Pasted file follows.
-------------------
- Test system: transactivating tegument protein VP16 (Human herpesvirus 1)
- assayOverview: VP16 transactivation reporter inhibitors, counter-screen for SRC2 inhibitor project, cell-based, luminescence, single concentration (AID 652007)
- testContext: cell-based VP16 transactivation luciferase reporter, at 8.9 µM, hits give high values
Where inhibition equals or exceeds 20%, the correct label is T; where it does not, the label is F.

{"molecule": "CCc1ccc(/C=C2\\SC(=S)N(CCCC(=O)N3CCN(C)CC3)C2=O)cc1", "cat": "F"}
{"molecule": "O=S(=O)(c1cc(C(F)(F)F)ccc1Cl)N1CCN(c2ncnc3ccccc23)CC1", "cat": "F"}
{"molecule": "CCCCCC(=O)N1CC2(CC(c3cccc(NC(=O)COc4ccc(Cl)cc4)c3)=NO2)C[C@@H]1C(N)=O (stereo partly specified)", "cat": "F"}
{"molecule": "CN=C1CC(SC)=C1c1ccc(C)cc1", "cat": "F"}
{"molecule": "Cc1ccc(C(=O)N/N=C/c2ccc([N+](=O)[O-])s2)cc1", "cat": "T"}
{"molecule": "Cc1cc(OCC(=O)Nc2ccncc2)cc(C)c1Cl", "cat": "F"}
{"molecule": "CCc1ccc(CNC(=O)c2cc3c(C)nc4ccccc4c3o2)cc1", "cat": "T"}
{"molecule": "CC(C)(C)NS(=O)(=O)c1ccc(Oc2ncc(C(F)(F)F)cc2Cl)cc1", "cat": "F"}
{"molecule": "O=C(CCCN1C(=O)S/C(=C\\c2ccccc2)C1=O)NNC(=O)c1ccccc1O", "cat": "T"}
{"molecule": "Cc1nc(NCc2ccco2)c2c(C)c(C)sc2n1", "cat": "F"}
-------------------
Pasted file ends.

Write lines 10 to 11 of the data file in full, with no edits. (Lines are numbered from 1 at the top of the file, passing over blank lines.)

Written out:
{"molecule": "Cc1cc(OCC(=O)Nc2ccncc2)cc(C)c1Cl", "cat": "F"}
{"molecule": "CCc1ccc(CNC(=O)c2cc3c(C)nc4ccccc4c3o2)cc1", "cat": "T"}